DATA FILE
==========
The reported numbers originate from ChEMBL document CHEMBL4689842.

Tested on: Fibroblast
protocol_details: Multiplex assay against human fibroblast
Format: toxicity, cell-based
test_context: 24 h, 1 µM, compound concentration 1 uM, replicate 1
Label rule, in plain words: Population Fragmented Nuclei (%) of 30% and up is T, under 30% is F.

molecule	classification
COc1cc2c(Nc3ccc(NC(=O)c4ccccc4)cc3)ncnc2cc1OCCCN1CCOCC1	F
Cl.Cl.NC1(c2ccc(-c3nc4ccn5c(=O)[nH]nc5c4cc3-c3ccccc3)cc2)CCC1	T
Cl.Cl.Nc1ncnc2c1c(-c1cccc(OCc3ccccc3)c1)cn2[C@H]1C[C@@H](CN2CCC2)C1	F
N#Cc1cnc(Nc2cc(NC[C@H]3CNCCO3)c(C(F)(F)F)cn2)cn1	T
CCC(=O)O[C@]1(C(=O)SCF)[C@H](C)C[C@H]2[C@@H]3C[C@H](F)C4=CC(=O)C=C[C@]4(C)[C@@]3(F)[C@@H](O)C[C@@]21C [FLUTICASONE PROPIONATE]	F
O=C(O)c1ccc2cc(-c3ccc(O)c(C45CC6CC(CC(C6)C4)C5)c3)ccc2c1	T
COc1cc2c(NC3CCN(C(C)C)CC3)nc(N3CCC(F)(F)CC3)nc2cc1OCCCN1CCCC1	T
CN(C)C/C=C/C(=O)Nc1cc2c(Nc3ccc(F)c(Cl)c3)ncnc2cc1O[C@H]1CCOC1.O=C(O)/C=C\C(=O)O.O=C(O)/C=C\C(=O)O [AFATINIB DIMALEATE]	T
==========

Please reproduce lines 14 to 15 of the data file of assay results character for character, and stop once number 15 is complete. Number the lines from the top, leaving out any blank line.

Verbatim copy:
COc1cc2c(NC3CCN(C(C)C)CC3)nc(N3CCC(F)(F)CC3)nc2cc1OCCCN1CCCC1	T
CN(C)C/C=C/C(=O)Nc1cc2c(Nc3ccc(F)c(Cl)c3)ncnc2cc1O[C@H]1CCOC1.O=C(O)/C=C\C(=O)O.O=C(O)/C=C\C(=O)O [AFATINIB DIMALEATE]	T